The prologue of It’s In The Blood reminded me of another movie I had seen a few months ago, one I have also reviewed, Nailbiter, which is another above average creature feature. Both movies share similar openings: a shot of a thunderstorm, the main character in turmoil, interspersed with staccato images which show something horrible happening to that character. I like it when filmmakers know the limitations of their budgets as it pertains to using CGI in creating whatever monster they put their characters up against. Ti West’s The Roost comes to mind as a good example; he used shade and shadow to conceal his CG bats and in so doing the effect does not become a distraction and pull you out of the story. Director Scooter Downey does the same here, giving you only the barest of glimpses of the creature when it is in CGI form and at a distance, and using an animatronic effect/man-in-a-suit for close-ups when it’s attacking Russell and October.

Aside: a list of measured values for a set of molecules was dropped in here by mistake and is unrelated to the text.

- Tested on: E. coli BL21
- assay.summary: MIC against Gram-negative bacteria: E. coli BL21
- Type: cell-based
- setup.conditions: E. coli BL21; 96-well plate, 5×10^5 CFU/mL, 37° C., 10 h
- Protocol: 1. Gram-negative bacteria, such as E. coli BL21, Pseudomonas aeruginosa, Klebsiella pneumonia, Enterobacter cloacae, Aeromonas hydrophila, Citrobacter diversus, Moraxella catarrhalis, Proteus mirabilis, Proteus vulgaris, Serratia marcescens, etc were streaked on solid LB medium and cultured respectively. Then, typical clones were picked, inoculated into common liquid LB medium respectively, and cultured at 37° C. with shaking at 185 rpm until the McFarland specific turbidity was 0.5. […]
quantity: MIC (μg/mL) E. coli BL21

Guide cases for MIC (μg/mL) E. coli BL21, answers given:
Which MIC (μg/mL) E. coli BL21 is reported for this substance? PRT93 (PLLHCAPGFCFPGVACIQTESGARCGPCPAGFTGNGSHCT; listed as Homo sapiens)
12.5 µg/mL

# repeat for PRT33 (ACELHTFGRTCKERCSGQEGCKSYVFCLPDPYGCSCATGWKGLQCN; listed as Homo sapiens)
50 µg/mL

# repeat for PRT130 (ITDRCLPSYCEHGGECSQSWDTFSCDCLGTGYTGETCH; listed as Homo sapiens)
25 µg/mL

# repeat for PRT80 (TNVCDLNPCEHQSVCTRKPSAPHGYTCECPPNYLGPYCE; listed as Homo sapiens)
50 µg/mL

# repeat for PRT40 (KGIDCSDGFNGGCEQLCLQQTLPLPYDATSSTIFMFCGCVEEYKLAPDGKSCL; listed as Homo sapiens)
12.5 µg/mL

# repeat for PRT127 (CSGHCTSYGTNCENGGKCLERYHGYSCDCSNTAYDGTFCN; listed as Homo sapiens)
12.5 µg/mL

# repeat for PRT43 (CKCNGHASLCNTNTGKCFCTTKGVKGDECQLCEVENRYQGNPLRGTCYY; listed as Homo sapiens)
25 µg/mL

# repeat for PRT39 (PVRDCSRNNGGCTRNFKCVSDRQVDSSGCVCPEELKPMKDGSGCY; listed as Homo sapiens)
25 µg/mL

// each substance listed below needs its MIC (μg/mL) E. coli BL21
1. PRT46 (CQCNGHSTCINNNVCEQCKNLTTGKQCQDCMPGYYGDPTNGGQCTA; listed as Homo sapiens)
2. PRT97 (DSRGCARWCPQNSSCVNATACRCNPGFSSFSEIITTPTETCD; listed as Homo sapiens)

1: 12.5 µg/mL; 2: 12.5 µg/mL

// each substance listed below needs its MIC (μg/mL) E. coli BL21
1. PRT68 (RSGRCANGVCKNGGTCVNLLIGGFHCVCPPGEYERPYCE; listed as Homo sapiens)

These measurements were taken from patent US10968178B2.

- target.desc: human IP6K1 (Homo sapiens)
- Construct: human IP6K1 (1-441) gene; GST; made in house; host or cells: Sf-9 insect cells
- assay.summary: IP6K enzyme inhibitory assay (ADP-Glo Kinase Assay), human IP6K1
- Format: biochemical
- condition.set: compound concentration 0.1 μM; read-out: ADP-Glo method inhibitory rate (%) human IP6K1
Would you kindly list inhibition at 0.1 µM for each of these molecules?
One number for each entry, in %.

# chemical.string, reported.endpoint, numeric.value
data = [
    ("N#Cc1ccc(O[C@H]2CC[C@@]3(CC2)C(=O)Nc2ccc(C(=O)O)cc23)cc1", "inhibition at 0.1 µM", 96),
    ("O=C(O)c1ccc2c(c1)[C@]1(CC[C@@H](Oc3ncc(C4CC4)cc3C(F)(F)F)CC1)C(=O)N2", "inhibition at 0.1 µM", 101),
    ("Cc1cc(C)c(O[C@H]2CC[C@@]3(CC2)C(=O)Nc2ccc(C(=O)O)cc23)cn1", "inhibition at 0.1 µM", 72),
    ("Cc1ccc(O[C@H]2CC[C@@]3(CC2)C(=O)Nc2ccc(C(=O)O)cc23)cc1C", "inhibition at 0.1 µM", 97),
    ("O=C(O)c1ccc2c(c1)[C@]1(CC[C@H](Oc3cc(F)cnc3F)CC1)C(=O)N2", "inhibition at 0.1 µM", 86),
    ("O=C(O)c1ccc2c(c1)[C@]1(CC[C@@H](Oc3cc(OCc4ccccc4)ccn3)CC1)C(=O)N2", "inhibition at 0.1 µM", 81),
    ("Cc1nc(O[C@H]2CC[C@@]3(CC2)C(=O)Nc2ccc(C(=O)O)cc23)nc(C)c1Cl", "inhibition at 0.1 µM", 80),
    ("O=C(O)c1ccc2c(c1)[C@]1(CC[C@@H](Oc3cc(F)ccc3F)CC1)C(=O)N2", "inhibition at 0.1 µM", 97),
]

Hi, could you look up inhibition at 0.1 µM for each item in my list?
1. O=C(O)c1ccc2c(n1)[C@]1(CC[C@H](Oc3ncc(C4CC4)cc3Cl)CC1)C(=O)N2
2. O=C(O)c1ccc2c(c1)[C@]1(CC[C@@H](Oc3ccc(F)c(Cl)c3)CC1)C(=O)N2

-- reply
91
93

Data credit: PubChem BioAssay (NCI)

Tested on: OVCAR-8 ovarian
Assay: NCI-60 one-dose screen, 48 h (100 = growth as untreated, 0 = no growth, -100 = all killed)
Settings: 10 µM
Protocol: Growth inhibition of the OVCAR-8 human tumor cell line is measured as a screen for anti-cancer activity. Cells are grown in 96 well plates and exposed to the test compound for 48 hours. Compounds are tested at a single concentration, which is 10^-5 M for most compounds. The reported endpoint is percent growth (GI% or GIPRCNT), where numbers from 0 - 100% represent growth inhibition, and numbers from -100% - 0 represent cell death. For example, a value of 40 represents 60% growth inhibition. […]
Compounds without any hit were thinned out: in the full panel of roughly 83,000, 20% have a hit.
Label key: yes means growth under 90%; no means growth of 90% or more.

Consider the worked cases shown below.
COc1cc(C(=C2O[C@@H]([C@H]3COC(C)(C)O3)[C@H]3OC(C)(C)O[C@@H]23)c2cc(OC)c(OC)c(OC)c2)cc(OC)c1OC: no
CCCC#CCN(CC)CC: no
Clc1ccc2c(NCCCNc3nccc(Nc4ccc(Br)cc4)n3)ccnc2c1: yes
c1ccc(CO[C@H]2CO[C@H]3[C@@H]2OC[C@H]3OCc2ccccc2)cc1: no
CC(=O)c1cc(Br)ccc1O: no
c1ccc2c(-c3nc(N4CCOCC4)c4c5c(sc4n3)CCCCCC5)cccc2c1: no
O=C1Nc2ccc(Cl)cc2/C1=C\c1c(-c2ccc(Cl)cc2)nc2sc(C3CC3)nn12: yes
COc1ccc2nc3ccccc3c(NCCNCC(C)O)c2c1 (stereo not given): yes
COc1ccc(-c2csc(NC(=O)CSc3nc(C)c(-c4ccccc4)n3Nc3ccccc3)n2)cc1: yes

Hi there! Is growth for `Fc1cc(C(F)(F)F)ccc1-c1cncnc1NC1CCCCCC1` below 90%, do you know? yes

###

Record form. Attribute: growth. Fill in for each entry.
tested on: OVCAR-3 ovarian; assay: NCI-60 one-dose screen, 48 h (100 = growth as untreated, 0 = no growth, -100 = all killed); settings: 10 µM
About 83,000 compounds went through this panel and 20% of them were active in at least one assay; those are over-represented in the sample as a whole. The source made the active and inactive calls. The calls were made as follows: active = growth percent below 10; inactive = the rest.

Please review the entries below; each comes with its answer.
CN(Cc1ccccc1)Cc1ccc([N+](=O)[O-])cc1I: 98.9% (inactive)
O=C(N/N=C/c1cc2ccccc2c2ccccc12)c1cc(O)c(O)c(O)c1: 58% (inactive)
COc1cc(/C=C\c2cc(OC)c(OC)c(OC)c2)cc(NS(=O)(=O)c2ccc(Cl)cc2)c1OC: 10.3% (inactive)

And what does this “creature” look like? In the tradition of H.P. Lovecraft its full natural form is indescribable. It’s stick-like when it blends in with the woods, and I don’t mean in a Predator kind of way. If that effect had been used it would’ve been strike one, two and three for this movie. It blends in by simply re-orienting its body. As it is hairless, it can easily come off as a bunch of sticks or twisted limbs. It has a lethal set of nails and has a head that reminded me of the cranial shape of Marvel’s villain, Venom. The creature has no visible eyes and a strange skin texture that made me think of the horrors, Clive Barker might create. It’s also jet-black.
The screener I got was in a 2.35:1 aspect ratio; another thumbs up for the filmmakers. I prefer that ratio to all others; it makes any film look cinematic. It hasn’t been released yet on DVD, but is available on VOD, so seek this one out. It’s a must see.